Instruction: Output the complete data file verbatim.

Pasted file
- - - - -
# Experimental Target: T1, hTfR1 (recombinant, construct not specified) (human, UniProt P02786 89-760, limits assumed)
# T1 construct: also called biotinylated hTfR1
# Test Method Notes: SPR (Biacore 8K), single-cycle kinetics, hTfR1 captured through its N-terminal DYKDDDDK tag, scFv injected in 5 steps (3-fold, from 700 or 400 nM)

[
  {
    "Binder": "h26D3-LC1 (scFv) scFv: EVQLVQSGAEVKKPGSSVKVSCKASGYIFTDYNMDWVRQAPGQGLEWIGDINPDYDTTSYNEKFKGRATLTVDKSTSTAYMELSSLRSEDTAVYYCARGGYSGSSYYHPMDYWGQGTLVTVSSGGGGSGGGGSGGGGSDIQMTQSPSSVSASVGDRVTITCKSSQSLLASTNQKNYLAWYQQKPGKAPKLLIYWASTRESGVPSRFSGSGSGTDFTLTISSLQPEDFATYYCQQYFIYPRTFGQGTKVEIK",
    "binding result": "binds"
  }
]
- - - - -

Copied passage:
# Experimental Target: T1, hTfR1 (recombinant, construct not specified) (human, UniProt P02786 89-760, limits assumed)
# T1 construct: also called biotinylated hTfR1
# Test Method Notes: SPR (Biacore 8K), single-cycle kinetics, hTfR1 captured through its N-terminal DYKDDDDK tag, scFv injected in 5 steps (3-fold, from 700 or 400 nM)

[
  {
    "Binder": "h26D3-LC1 (scFv) scFv: EVQLVQSGAEVKKPGSSVKVSCKASGYIFTDYNMDWVRQAPGQGLEWIGDINPDYDTTSYNEKFKGRATLTVDKSTSTAYMELSSLRSEDTAVYYCARGGYSGSSYYHPMDYWGQGTLVTVSSGGGGSGGGGSGGGGSDIQMTQSPSSVSASVGDRVTITCKSSQSLLASTNQKNYLAWYQQKPGKAPKLLIYWASTRESGVPSRFSGSGSGTDFTLTISSLQPEDFATYYCQQYFIYPRTFGQGTKVEIK",
    "binding result": "binds"
  }
]